There's a storm coming, Atlantic Canada.
The East Coast better batten down the hatches as Gonzalo, the strongest hurricane to come off the Atlantic Ocean in three years, is expected to hit the region this weekend, USA Today reported.
It is considered a major, Category 3 hurricane after peaking with winds of approximately 222 km/h on Wednesday, The Weather Network said.
The system, which was expected to hit Bermuda by week's end, will transform into a "strong post-tropical storm" as it heads north, according to the Canadian Hurricane Centre (CHC).
It remains unknown precisely where the storm will hit, but the CHC said it's tracking to arrive anywhere from east Cape Breton to around 200 kilometres southeast of Newfoundland, a range of about 500 kilometres.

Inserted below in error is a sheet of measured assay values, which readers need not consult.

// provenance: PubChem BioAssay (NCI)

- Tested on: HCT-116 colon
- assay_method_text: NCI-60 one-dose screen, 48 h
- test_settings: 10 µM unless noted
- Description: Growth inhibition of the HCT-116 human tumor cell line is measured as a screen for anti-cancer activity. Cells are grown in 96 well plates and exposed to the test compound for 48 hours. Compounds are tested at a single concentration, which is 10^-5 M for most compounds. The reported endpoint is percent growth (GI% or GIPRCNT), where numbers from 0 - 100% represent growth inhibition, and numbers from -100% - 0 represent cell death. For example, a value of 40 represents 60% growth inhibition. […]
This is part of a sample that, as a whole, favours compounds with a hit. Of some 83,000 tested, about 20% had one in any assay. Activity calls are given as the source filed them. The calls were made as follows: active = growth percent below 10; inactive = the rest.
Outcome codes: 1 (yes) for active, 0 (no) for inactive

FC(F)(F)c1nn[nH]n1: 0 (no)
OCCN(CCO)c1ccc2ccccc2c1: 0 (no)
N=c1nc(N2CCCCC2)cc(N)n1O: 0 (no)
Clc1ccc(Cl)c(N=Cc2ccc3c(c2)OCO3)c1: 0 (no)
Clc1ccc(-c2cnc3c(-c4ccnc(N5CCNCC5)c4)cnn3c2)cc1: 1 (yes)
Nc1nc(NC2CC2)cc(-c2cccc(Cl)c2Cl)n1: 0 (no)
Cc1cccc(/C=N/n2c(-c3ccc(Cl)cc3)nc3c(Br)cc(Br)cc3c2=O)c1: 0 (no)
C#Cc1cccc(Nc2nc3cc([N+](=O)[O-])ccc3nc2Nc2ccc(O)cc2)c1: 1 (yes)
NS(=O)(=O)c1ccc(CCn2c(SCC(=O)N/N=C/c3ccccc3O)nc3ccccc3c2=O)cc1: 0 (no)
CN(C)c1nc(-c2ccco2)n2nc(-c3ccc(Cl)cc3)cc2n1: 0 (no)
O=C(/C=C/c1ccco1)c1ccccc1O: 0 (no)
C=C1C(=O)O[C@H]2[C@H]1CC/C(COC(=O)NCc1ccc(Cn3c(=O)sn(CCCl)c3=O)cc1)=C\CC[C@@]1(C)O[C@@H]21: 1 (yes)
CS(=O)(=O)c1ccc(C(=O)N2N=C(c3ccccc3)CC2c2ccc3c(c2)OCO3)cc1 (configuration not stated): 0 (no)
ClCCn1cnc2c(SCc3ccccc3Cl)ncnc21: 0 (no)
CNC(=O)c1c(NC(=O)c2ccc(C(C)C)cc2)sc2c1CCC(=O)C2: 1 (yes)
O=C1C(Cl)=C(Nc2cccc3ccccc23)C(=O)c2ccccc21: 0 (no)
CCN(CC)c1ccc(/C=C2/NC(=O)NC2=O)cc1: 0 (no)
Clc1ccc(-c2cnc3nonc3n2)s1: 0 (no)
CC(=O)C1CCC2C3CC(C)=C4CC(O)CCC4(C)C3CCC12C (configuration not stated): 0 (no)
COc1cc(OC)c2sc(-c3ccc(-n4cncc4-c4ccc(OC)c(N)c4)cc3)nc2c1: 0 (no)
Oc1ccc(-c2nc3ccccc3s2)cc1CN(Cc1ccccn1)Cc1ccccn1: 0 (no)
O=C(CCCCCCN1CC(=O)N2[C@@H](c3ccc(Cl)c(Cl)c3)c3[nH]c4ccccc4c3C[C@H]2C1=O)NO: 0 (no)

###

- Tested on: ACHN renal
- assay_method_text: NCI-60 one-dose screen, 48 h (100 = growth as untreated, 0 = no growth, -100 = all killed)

The hurricane has a 50 to 60 per cent chance of making landfall in Newfoundland, with the eye of the storm expected to arrive "midday Saturday to early Sunday."
If the storm's eye tracks over central Newfoundland or west, then it's possible that eastern Nova Scotia could see hard rain.
Because the hurricane is expected to evolve into a post-tropical storm, its "wind field" will expand, meaning the strongest winds could miss land altogether, much as they did with Hurricane Maria in 2011.
But heavy rainfall is also a possibility; the CHC expects a cold front to arrive in eastern Newfoundland Saturday. Strong precipitation could also result if moisture from the storm comes along with it.
Meanwhile, high waves are predicted near the Grand Banks and along Newfoundland's coastal areas. Storm surge could also be a problem if Gonzalo's centre travels over land.
ALSO ON HUFFPOST: